“Mama, I am sorry if I have offended you before, but for the baby’s sake you should have come,’’ she said in a voice that trembled. The other women filled the room, exploring the conflict like hawks on a prey hunt.

“This kind of thing is not good,” said Mama Oyinbo, the mother of an albino child. “If we are together, at least when something is happening to another person we should just be around, ngwa?”

Maman Mary swallowed something with difficulty and said, “she can from here go to Ochanya’s house which is six blocks away and tell her that she wants to name her baby,” tears had begun to pool in her eyes. “But see her door and see my door, she did not even say anything about it when we greeted in the morning. So why should I come? If “widow” is an infectious disease I don’t want to infect her.”

At this, all the women began to talk at once, each trying to scold or comfort or explain.

“I don’t know what she was thinking in her mind before she did not invite me. So I better stay one side and watch, because I don’t know whether I will do something to spoil anything there for them,” Maman Mary said with haughty resignation.

They all agreed that Salomi was wrong and they apologized to Maman Mary and reconciled the two women. Only Zuwaira understood Salomi’s pendulous attitude toward the widow – she envied her. To be without a husband, free from offending in-laws and their nauseating expectations, to have the four children but with two boys in the number, and to have them all grown. Salomi sometimes couldn’t stand the kind of life she watched this woman take for granted every day. After giving her a friendly chiding, Zuwaira urged her to have her mother come by for a visit.

“At least she is on your side,” she’d said.

The other children were all in a fuss about their new baby; they denied their less favoured friends the opportunity of seeing her half-opened eyes and startling red skin, and rewarded their friends with a quick visit to where the baby was neatly laid down on her mother’s bed. Being the oldest child and eight years old, Lucy appointed herself her mother’s assistant, trying to help in ways she was neither experienced nor strong enough to. And because Moses did nothing around the house, it more than seemed like a good idea to have her mother around for a while. Salomi accepted no excuse until her mother agreed to the visit.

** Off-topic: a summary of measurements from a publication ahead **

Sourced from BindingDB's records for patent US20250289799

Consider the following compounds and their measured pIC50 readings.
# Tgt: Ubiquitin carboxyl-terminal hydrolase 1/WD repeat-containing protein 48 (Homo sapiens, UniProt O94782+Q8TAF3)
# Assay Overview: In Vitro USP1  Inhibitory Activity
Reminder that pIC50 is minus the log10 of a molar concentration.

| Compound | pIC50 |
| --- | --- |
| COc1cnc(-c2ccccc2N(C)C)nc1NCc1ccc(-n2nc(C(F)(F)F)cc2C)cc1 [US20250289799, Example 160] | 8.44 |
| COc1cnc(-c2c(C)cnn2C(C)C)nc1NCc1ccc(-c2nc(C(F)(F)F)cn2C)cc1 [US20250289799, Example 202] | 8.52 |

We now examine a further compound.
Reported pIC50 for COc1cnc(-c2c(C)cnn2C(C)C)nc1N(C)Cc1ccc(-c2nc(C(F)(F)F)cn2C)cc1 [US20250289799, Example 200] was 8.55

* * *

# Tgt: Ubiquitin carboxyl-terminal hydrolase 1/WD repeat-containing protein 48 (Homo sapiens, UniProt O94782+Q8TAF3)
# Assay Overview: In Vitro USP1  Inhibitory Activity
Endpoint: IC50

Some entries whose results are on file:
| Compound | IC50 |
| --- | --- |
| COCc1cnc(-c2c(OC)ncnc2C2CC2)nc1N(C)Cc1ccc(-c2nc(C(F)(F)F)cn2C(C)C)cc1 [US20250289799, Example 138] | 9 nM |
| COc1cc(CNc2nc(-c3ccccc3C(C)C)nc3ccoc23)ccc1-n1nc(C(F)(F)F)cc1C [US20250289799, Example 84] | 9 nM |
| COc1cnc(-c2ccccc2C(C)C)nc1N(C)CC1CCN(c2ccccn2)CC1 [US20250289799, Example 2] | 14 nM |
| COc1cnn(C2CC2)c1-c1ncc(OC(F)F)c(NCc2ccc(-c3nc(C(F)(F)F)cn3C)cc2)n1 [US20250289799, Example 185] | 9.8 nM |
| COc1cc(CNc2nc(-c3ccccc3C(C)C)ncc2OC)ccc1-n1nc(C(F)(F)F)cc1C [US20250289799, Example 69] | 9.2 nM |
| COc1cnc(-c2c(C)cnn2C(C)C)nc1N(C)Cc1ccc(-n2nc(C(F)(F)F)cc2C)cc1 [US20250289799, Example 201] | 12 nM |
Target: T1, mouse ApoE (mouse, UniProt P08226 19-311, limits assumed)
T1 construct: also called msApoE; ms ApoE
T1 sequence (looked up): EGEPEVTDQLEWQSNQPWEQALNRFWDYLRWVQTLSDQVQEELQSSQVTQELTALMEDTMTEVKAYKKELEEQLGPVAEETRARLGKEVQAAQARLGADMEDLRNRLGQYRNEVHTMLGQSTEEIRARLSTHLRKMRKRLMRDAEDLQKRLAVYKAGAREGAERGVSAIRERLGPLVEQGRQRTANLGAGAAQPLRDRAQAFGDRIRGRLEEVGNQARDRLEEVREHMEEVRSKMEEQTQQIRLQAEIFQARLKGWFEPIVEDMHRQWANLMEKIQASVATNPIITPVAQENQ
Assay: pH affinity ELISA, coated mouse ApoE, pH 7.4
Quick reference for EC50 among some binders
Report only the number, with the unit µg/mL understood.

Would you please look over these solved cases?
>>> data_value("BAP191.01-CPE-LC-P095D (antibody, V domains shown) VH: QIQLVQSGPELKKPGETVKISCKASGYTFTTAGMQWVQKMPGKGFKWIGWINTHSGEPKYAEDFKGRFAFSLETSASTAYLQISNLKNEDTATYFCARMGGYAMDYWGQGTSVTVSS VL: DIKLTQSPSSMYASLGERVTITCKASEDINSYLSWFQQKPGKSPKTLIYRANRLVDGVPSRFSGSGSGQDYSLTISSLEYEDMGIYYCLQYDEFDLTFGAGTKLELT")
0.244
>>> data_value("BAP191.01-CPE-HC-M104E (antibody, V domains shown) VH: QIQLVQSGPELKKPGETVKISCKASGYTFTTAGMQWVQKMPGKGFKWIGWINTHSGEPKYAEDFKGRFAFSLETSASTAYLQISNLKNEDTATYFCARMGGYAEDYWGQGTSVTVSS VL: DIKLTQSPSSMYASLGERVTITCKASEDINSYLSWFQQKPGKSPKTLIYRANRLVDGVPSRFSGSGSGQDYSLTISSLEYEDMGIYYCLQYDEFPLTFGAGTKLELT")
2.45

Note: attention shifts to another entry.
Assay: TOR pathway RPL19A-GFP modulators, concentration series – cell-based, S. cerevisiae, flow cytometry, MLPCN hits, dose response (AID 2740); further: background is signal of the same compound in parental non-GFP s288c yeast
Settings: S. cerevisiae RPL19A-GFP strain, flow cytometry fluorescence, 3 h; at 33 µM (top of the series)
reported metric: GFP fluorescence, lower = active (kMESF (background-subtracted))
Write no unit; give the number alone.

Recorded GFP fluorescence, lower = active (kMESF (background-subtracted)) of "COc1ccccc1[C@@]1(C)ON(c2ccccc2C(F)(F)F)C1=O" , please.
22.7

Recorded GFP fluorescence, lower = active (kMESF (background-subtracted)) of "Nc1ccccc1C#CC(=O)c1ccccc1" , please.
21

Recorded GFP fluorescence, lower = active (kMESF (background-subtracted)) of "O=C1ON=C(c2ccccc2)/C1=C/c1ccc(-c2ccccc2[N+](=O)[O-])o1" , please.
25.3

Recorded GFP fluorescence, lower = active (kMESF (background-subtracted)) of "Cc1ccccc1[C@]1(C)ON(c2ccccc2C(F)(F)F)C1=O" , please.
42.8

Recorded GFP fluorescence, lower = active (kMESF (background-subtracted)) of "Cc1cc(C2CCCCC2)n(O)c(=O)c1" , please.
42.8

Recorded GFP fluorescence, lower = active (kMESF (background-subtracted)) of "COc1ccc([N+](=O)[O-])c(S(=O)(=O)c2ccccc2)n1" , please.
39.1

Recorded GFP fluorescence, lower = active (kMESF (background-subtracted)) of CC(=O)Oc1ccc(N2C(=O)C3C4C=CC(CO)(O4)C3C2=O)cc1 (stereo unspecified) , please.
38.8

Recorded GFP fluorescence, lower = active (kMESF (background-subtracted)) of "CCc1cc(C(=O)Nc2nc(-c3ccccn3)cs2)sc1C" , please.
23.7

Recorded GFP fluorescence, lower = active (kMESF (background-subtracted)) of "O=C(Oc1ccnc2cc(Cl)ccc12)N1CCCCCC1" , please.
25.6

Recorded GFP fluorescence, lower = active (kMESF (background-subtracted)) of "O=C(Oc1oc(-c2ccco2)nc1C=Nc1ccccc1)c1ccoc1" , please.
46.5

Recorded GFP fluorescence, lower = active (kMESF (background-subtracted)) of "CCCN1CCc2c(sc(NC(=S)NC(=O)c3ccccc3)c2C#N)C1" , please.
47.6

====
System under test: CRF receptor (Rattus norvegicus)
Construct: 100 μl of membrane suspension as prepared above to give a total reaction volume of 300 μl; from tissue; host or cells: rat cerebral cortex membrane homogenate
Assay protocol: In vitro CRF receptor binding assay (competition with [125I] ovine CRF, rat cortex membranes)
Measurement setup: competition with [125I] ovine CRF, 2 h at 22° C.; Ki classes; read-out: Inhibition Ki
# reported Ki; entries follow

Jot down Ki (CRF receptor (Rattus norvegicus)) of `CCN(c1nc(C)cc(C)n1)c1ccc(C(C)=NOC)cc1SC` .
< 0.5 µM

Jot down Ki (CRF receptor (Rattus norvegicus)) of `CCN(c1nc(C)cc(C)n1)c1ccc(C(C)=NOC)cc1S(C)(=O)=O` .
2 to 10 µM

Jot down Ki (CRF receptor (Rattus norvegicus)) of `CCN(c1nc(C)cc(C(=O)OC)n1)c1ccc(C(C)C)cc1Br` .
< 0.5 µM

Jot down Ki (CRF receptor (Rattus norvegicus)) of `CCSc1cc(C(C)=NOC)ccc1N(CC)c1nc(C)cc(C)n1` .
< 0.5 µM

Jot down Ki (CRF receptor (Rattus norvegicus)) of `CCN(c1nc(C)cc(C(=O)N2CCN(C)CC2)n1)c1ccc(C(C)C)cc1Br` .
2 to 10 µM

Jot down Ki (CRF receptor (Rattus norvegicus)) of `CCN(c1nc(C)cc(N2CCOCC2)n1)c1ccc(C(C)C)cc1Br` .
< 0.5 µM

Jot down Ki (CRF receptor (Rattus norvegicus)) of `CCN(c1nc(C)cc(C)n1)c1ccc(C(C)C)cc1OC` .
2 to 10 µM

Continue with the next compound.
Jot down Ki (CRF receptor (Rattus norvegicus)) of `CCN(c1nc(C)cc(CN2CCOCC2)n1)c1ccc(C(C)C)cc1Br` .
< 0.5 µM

It was with silent gratitude that she welcomed her mother, who understood without a word said or heard the nameless unsettling of her daughter’s heart, the hovering apprehension, the confusing fear. She said nothing; she unwrapped her little presents to the four over-exuberant girls and flattered the newborn to Salomi.

“Come here, baby, let your grandma give you a proper bath,” she said, hugging the pink package.

It was in the process of bathing the little girl that she dipped her bowl in the hot instead of the lukewarm water bucket. Maman Mary heard from her room cries like the cries of mourning. They were screaming, holding the baby and looking on helplessly until Maman Mary grabbed her and ran to the clinic. Salomi followed in a sleepy vertigo. What would Moses say?

She sat outside the treatment room and heard with pains her baby’s cries and her mother’s groans; all the while working to piece the perfect story for when Moses came home – a testimony that would get loud amens.


IMAGE: Joe Vance

Felicia Taave
Felicia Taave
Felicia Taave loves to read and write. Some of her work can be seen on africanwriter.com, naijastories.com and butterfliesbecoming.com. When she’s not reading or writing, she enjoys listening to music, watching movies and disturbing other people.